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The 21st Annual Film Arts Festival

A Celebration of Independence

The word "independent" when used in the context of film evokes a plethora of disparate images, ideas, and preconceptions. For some it reminds them of Robert Rodriguez and the lengths to which he went to get El Mariachi made. Specifically, Rodriguez subjected himself to a medical study to help raise funds for his directorial debut. For others, the "independent" label implies avant garde or non-commercial content that perhaps only appeals to a small demographic. Or "independent" could simply mean a film made outside of the conventional Hollywood studio system.

Regardless of how one defines an independent film, there is little question that some are wonderful ideas, stories, and issues being confronted via films that likely won't spend much time at the multiplex and, unquestionably, these are films worth celebrating. Fortunately, the Film Arts Foundation has assembled an engaging and eclectic mix of said films for the 21st Annual Film Arts Festival, which runs from Nov.3 through Nov. 9th.

Some of the films worth celebrating are as follows:

Women in Love
This fascinating, voyeuristic documentary follows Sarah Everett's quest for love in the San Francisco lesbian community. Everett is the star and directory of this intensely personal film in which Sarah interviews lovers (both current and former) and explores the boundaries and limitations of relationships. From monogamy to polyamory, Everett leaves no stone unturned. Is love transitory? Can one love multiple people at the same time? Regardless of your sexual orientation, Everett's film will have you scratching your head questioning your assumptions about love and relationships.
Rating: 3.5 out of 5 stars

I Am a Sex Addict
Equally candid is San Francisco director Caveh Zahedi in his autobiographical comedy, I Am a Sex Addict. Zahedi finds a way to make his struggles with sex addiction both poignant and humorous in this revealing film starring Zahedi. Zahedi charts the trajectory of his addiction starting with a bizarre fascination with prostitutes that evolves into numerous blowjobs delivered in the front seat of his car. Along the way Zahedi's relationships fall asunder in the wake of his damaging addiction. Zahedi pulls no punches in exposing the depths of his addiction and the challenging and amusing journey he went on to find his way out.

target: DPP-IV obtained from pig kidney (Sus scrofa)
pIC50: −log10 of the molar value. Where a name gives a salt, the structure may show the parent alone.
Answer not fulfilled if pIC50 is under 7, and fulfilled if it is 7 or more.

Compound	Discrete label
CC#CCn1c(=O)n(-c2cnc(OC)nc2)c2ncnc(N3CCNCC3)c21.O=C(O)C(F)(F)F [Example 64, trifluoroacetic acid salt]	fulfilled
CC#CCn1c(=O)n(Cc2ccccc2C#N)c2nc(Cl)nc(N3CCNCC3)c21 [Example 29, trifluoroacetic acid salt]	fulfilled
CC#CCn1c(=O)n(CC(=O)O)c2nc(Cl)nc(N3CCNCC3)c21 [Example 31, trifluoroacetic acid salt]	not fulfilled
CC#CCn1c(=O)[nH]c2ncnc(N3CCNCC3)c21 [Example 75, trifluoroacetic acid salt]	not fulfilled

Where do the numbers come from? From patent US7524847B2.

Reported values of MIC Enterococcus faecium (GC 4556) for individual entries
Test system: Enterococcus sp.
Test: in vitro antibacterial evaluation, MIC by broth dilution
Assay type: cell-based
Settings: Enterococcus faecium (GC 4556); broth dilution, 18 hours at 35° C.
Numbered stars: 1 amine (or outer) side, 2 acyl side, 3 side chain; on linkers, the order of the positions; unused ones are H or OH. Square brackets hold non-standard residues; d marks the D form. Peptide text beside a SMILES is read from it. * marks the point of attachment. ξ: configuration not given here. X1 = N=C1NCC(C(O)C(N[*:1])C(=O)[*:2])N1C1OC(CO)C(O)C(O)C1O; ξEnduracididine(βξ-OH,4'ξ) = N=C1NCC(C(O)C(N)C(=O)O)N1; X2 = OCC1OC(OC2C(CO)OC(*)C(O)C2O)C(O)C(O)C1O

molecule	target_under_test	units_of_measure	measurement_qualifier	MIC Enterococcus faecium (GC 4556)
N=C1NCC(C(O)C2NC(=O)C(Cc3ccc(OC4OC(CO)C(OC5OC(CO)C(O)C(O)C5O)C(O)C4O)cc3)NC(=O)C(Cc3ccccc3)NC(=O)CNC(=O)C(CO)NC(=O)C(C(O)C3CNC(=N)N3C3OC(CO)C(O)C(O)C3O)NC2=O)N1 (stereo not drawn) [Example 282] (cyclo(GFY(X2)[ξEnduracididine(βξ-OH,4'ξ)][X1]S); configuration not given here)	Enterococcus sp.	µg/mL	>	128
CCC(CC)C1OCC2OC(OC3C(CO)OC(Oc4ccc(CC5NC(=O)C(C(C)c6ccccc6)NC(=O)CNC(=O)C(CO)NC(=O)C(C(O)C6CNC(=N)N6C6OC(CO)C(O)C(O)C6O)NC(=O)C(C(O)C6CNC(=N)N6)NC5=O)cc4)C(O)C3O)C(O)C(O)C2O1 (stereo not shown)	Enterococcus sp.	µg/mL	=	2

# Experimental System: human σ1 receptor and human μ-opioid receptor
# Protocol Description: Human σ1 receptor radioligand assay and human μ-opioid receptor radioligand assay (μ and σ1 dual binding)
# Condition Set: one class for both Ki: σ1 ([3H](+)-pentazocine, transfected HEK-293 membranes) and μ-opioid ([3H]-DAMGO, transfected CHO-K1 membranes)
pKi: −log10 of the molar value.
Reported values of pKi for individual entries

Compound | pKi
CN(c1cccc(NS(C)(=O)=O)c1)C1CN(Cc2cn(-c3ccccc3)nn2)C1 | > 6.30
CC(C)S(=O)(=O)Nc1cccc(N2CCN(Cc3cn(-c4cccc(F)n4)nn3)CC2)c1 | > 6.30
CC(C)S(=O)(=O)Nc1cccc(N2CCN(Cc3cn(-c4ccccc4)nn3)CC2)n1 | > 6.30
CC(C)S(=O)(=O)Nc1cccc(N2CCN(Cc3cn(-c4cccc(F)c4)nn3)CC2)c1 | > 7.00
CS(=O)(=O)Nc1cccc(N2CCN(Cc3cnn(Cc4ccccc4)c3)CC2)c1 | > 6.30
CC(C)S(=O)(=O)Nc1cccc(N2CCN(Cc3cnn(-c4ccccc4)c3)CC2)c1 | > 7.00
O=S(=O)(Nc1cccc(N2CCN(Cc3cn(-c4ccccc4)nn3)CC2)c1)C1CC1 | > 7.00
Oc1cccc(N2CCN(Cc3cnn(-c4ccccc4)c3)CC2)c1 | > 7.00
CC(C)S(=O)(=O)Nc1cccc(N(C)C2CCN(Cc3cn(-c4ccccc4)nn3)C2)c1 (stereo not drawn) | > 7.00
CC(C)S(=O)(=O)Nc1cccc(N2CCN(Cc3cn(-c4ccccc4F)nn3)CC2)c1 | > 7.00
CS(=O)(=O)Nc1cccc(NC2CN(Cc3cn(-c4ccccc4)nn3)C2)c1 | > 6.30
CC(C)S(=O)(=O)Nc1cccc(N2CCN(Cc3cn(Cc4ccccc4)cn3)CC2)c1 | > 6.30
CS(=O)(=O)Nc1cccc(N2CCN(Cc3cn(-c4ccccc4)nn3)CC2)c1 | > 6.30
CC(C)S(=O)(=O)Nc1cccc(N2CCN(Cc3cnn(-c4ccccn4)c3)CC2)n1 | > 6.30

Rating: 4 out of 5 stars

Nuestra Familia
Salinas, California was once known as the home of John Steinbeck and artichoke festivals. Today it is known as a battleground for the Nuestra Familia gang and those who would oppose them. Nuestra Familia documents the origins and rise of the Nuestra Familia gang and the damage that has been wrought as a result of their violent acts. Nuestra Familia also examines the efforts of the local authorities and FBI to crackdown on the out of control gang violence in Salinas. A disturbing documentary, Nuestra Familia paints a bleak picture of a town on the verge of anarchy.
Rating: 4 out of 5 stars

Another politically charged documentary worth viewing is Trespassing. Director Carlos DeMenezes looks at the plight of Native Americans as the United States government encroaches on their land for the purposes of nuclear testing. DeMenezes deftly examines the struggles of the Native Americans on the Western Shosone territory as they fight to maintain the purity of their land and sustain their way of life in the face of powerful economic and political interests.
Rating: 4 out of 5 stars

For those seeking formulaic storylines, one dimensional characters, and hackneyed dialogue, you may want to steer clear of the 21st Annual Film Arts Festival. However, if you are looking for films that explore complicated subject matter and multidimensional characters, the 21st Annual Film Arts Festival provides a wonderful opportunity to do so and support independent (however one defines it) filmmakers in the process.